Tour de France 2017 long-distance bike race requires physical endurance from the participants. Recently viral a foot photo of a participant on the tour, a racer named Pawel Poljanski. He uploaded a photo of his captioned foot ‘After sixteen stages I think my legs look little tired #tourdefrance.
It means “After completing the 16 stages, my legs look a little tired.” The cycling tour that was held in France did require participants to go through 16 stages.
Shown in the photo, the veins on Pawel’s legs protrude like wires. The knees part was a red bruise, a sign of fatigue. The photo is then viral and gets over 42,689 likes and comments that reach thousands too.
Most felt sorry and suggested that Pawel not force his body to work too hard.
“It’s not healthy, friend,” wrote one comment.
Actually it is not just Pawel’s legs that experienced it, because most of the bike rider also memforsir strength to reach the finish line in the Tour de France.
Is it safe for the health of the foot? Dr Bradley Launikonis from the University of Queensland School of Biomedical Science stated that what is experienced by Pawel and other cycling athletes is natural.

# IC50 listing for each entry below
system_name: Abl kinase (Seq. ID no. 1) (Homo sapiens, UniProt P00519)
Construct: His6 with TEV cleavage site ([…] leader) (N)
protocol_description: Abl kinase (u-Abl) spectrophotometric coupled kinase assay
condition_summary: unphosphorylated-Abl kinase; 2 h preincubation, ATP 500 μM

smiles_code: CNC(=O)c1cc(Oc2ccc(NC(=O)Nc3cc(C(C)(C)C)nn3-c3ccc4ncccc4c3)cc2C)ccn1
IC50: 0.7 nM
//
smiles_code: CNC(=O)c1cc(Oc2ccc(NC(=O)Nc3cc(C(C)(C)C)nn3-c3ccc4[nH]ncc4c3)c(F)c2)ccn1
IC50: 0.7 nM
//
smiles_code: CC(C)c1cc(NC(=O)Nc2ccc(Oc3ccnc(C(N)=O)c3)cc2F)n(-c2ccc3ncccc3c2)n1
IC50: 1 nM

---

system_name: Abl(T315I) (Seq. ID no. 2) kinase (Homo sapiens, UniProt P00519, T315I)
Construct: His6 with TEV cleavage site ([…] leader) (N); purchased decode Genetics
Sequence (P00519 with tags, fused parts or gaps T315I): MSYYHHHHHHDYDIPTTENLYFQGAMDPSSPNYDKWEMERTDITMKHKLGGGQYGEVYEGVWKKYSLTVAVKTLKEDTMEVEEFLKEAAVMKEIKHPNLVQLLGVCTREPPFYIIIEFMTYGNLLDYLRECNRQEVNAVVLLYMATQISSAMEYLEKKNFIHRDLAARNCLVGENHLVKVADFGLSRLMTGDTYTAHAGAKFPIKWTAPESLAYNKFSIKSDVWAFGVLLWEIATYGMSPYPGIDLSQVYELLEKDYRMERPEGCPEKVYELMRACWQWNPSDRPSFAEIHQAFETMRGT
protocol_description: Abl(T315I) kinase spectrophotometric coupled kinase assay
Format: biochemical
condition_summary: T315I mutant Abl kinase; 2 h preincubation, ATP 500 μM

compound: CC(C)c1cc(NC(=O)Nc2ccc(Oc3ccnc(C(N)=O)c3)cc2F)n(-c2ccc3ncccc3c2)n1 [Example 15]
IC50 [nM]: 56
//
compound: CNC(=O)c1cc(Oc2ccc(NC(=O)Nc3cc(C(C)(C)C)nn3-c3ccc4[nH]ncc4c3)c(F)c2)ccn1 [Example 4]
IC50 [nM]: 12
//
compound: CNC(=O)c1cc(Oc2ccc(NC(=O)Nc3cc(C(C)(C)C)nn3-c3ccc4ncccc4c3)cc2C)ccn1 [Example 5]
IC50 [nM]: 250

When you’re in a race, your feet will receive a lot more blood flow than normal. That causes the blood vessels to grow and protrude.
“The amount of blood that usually comes down to our feet is five liters per minute. As for athletes who are classified as normal, the maximum will reduce 20 liters per minute that flows through the muscle, “explained Dr. Bradley as reported by the ABC page.
Conditions will be more extreme experienced by world class athletes such as Pawel. They are used to practicing harder and more often for the sake of world achievement.
The blood that runs down his legs can be up to 40 liters per minute, because they have more blood volume than normal people.
“Can be doubled or about 40 liters per minute. They have a very large blood volume, “Bradley added.